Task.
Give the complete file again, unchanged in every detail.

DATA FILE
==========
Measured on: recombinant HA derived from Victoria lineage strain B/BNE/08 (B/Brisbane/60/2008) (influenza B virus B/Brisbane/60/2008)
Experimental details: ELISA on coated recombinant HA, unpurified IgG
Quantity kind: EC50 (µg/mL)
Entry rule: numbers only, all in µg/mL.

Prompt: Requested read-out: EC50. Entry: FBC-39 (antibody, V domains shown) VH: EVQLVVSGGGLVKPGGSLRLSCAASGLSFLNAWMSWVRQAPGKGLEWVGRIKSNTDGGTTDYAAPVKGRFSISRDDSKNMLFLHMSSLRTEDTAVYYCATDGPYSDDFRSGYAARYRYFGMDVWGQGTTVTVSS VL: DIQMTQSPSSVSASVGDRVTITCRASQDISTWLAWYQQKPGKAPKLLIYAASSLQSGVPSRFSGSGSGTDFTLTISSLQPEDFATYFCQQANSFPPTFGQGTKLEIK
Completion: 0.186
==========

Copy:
Measured on: recombinant HA derived from Victoria lineage strain B/BNE/08 (B/Brisbane/60/2008) (influenza B virus B/Brisbane/60/2008)
Experimental details: ELISA on coated recombinant HA, unpurified IgG
Quantity kind: EC50 (µg/mL)
Entry rule: numbers only, all in µg/mL.

Prompt: Requested read-out: EC50. Entry: FBC-39 (antibody, V domains shown) VH: EVQLVVSGGGLVKPGGSLRLSCAASGLSFLNAWMSWVRQAPGKGLEWVGRIKSNTDGGTTDYAAPVKGRFSISRDDSKNMLFLHMSSLRTEDTAVYYCATDGPYSDDFRSGYAARYRYFGMDVWGQGTTVTVSS VL: DIQMTQSPSSVSASVGDRVTITCRASQDISTWLAWYQQKPGKAPKLLIYAASSLQSGVPSRFSGSGSGTDFTLTISSLQPEDFATYFCQQANSFPPTFGQGTKLEIK
Completion: 0.186